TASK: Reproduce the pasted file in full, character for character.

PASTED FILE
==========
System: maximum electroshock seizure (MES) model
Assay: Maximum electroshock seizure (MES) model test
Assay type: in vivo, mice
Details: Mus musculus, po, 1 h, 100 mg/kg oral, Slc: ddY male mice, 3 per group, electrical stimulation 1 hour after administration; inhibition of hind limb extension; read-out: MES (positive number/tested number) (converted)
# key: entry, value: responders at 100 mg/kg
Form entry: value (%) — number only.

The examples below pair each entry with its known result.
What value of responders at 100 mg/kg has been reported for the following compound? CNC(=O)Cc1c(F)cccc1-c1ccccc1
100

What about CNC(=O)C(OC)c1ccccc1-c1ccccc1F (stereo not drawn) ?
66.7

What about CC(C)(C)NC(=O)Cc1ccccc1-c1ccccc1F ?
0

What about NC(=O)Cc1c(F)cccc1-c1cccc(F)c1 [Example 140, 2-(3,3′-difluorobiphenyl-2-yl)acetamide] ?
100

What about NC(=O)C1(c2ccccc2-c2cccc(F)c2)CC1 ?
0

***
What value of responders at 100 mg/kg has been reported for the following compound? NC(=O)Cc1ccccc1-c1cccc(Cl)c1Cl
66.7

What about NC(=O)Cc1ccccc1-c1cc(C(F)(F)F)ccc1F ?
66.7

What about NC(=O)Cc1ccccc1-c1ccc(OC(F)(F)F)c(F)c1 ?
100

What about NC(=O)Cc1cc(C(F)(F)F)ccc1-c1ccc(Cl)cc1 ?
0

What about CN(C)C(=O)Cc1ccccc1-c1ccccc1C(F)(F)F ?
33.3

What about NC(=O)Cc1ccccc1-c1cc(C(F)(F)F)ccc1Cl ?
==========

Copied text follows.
System: maximum electroshock seizure (MES) model
Assay: Maximum electroshock seizure (MES) model test
Assay type: in vivo, mice
Details: Mus musculus, po, 1 h, 100 mg/kg oral, Slc: ddY male mice, 3 per group, electrical stimulation 1 hour after administration; inhibition of hind limb extension; read-out: MES (positive number/tested number) (converted)
# key: entry, value: responders at 100 mg/kg
Form entry: value (%) — number only.

The examples below pair each entry with its known result.
What value of responders at 100 mg/kg has been reported for the following compound? CNC(=O)Cc1c(F)cccc1-c1ccccc1
100

What about CNC(=O)C(OC)c1ccccc1-c1ccccc1F (stereo not drawn) ?
66.7

What about CC(C)(C)NC(=O)Cc1ccccc1-c1ccccc1F ?
0

What about NC(=O)Cc1c(F)cccc1-c1cccc(F)c1 [Example 140, 2-(3,3′-difluorobiphenyl-2-yl)acetamide] ?
100

What about NC(=O)C1(c2ccccc2-c2cccc(F)c2)CC1 ?
0

***
What value of responders at 100 mg/kg has been reported for the following compound? NC(=O)Cc1ccccc1-c1cccc(Cl)c1Cl
66.7

What about NC(=O)Cc1ccccc1-c1cc(C(F)(F)F)ccc1F ?
66.7

What about NC(=O)Cc1ccccc1-c1ccc(OC(F)(F)F)c(F)c1 ?
100

What about NC(=O)Cc1cc(C(F)(F)F)ccc1-c1ccc(Cl)cc1 ?
0

What about CN(C)C(=O)Cc1ccccc1-c1ccccc1C(F)(F)F ?
33.3

What about NC(=O)Cc1ccccc1-c1cc(C(F)(F)F)ccc1Cl ?